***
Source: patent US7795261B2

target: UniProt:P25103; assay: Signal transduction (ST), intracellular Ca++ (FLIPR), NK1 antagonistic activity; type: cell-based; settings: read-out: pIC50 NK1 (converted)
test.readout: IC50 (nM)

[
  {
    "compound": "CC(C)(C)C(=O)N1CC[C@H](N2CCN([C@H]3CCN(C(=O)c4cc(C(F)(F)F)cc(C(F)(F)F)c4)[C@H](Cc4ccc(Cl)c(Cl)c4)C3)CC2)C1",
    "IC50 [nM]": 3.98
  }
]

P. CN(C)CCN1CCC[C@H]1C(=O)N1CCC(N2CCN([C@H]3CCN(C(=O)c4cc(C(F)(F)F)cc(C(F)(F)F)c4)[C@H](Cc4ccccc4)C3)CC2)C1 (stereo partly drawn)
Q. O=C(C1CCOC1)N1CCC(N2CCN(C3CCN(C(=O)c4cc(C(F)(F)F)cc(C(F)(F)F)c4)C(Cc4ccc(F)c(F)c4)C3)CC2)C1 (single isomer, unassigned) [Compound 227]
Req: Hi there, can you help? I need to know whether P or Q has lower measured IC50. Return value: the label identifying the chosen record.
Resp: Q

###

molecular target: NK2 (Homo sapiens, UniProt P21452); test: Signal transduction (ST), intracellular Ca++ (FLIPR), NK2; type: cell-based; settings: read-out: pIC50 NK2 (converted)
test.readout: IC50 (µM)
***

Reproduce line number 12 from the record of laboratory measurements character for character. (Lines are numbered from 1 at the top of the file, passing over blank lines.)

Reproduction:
Req: Hi there, can you help? I need to know whether P or Q has lower measured IC50. Return value: the label identifying the chosen record.